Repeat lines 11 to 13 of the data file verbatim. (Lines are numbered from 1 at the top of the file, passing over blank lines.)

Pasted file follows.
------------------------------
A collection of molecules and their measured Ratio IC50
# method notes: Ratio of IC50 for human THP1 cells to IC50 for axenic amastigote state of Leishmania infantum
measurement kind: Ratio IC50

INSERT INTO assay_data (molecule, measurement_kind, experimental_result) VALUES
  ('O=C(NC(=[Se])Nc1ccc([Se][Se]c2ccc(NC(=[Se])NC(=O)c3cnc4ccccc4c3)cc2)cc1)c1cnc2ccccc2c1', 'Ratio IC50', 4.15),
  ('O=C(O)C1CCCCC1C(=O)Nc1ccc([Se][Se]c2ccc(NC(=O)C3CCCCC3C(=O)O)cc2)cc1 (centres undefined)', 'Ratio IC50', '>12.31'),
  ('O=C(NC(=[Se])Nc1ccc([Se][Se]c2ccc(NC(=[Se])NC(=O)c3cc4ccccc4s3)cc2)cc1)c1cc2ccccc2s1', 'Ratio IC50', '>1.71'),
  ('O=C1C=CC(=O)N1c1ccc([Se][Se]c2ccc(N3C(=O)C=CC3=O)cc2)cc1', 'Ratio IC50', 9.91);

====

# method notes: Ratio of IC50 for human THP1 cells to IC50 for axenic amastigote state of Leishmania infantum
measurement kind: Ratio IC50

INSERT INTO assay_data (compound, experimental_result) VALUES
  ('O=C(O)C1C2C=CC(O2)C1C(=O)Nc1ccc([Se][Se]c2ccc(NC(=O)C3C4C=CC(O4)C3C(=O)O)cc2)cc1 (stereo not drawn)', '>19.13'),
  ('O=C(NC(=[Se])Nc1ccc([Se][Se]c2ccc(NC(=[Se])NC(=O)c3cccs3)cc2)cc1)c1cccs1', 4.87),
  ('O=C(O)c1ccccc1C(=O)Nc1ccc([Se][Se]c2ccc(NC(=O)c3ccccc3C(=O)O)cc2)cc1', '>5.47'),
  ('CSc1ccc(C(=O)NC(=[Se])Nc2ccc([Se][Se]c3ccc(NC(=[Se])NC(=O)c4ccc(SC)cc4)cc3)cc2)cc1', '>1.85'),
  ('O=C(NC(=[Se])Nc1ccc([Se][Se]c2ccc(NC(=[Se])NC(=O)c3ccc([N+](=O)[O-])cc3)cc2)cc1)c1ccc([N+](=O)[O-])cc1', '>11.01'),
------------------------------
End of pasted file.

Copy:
measurement kind: Ratio IC50

INSERT INTO assay_data (compound, experimental_result) VALUES
  ('O=C(O)C1C2C=CC(O2)C1C(=O)Nc1ccc([Se][Se]c2ccc(NC(=O)C3C4C=CC(O4)C3C(=O)O)cc2)cc1 (stereo not drawn)', '>19.13'),